Pharrell Williams Regrets Making Music that Caters to the ‘Chauvinist Culture in Our Country’

MIAMI, FL - DECEMBER 08: Pharrell Williams performs onstage during the American Express Platinum House At The 1 Hotel South Beach at 1 Hotel South Beach on December 6, 2018 in Miami, Florida. (Photo by Dimitrios Kambouris/Getty Images for American Express)
Dimitrios Kambouris/Getty Images for American Express

Super-producer Pharrell Williams says he’s changed his mind and is apologizing for the “chauvinist” masculinity and sexism in his hit 2013 song “Blurred Lines.”

Appearing on the cover of GQ’s November “New Masculinity” issue, Pharrell Williams spoke about the tune he recorded with artists Robin Thicke and T.I. that raised many eyebrows for its sexually explicit music video and lyrics.

The song has also fallen out of favor since 2013 in light of the advent of the #MeToo movement, GQ says, due to its overt masculinity. And now, Williams is apologizing for it.

“I was also born in a different era,” Williams told GQ, “where the rules of the matrix at that time allowed a lot of things that would never fly today. Advertisements that objectify women. Song content. Some of my old songs, I would never write or sing today. I get embarrassed by some of that stuff. It just took a lot of time and growth to get to that place.”

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Now, Williams says that “Blurred Lines” led to a feminist epiphany.

“I didn’t get it at first. Because there were older white women who, when that song came on, they would behave in some of the most surprising ways ever. And I would be like, wow. They would have me blushing,” the Grammy-winner said. “So, when there started to be an issue with it, lyrically, I was, like, What are you talking about? There are women who really like the song and connect to the energy that just gets you up. And I know you want it — women sing those kinds of lyrics all the time. So, it’s like, What’s rapey about that?”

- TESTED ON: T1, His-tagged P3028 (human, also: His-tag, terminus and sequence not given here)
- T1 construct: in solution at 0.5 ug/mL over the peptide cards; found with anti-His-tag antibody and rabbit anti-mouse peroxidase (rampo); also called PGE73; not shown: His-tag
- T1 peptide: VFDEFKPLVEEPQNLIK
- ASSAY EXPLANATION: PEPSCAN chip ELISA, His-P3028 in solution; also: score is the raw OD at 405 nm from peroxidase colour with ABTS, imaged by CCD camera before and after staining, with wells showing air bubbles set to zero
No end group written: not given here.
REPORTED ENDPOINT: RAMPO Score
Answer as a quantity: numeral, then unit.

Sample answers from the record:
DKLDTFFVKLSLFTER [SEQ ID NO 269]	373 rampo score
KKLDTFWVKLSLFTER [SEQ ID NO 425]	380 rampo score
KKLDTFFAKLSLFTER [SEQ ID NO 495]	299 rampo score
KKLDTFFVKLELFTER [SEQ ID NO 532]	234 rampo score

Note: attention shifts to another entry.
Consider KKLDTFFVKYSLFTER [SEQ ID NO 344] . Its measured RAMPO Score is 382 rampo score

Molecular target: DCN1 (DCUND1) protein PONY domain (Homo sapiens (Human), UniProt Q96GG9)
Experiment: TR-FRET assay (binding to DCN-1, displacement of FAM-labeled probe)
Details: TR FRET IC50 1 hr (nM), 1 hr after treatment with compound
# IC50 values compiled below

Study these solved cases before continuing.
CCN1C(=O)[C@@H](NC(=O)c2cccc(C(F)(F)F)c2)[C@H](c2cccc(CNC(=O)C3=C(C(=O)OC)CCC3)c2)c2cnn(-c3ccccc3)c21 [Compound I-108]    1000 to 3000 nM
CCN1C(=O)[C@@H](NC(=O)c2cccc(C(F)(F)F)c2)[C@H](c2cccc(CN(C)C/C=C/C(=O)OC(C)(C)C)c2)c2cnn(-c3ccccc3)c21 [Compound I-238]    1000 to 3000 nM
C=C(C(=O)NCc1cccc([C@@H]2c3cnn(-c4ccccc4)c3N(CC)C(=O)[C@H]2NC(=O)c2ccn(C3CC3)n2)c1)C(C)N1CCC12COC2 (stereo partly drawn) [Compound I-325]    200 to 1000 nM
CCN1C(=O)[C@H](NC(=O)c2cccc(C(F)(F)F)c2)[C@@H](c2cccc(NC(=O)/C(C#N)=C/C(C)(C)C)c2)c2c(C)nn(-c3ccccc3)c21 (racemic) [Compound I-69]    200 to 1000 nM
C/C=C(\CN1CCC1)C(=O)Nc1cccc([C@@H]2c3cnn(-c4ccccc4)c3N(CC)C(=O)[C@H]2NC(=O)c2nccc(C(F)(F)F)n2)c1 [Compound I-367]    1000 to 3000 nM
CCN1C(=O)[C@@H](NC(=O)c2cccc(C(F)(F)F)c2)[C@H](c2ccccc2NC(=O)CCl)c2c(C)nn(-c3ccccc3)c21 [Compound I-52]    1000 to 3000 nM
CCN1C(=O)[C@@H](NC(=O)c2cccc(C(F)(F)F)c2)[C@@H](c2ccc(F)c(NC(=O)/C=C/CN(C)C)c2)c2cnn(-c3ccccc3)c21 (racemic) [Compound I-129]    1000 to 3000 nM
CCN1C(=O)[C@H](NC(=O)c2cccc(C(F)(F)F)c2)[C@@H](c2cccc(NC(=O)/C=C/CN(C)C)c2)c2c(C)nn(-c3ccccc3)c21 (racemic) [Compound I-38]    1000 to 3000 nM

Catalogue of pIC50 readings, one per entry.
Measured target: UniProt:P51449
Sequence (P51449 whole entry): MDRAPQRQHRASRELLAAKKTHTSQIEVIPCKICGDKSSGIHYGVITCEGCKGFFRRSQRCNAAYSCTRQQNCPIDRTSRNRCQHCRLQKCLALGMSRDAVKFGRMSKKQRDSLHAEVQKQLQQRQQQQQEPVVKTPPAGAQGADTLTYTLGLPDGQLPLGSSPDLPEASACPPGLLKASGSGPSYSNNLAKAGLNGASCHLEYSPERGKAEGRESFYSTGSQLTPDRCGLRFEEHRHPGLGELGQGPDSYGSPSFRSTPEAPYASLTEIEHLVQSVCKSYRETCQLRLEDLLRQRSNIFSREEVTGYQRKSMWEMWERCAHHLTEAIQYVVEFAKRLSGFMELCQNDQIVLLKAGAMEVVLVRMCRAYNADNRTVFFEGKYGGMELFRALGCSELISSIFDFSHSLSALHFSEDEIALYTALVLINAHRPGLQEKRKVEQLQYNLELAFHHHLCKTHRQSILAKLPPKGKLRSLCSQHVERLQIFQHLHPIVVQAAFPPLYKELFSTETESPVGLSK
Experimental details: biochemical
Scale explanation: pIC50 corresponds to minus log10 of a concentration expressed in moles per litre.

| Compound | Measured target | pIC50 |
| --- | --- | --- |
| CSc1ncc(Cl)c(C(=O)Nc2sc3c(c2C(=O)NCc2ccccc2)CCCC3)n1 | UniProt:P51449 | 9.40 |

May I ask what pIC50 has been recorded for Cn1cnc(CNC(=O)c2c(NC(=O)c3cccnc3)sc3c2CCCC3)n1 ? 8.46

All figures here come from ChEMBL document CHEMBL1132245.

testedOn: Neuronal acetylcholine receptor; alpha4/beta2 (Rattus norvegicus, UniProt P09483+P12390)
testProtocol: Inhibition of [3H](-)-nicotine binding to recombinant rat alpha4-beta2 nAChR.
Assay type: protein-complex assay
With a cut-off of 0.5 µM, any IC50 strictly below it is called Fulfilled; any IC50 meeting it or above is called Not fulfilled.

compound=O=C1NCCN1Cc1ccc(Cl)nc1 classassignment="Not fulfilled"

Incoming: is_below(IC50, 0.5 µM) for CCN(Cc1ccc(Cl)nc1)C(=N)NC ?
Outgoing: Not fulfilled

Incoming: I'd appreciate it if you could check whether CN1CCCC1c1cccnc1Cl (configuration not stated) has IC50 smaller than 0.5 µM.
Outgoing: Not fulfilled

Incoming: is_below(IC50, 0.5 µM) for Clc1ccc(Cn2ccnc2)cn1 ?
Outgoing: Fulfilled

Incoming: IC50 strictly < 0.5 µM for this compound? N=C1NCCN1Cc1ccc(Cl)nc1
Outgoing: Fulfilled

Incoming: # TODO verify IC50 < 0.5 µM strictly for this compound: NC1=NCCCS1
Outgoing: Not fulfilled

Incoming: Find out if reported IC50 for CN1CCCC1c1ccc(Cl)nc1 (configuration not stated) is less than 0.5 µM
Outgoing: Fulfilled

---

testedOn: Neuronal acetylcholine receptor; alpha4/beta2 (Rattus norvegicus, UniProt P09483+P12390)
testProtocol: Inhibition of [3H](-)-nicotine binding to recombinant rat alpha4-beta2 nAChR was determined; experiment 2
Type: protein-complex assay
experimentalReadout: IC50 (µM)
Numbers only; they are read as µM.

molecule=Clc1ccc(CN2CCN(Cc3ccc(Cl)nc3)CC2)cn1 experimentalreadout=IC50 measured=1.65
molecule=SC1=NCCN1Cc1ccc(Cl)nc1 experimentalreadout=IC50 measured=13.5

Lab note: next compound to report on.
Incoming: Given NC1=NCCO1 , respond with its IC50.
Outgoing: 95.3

Williams claims that he understands that men use this language when they are abusing women.

“I realized that there are men who use that same language when taking advantage of a woman, and it doesn’t matter that that’s not my behavior. Or the way I think about things. It just matters how it affects women,” Williams said.

“And I was like, Got it. I get it. Cool. My mind opened up to what was actually being said in the song and how it could make someone feel. Even though it wasn’t the majority, it didn’t matter,” Williams insisted. “I cared what they were feeling too. I realized that we live in a chauvinist culture in our country. Hadn’t realized that. Didn’t realize that some of my songs catered to that. So that blew my mind.”

Follow Warner Todd Huston on Twitter @warnerthuston.

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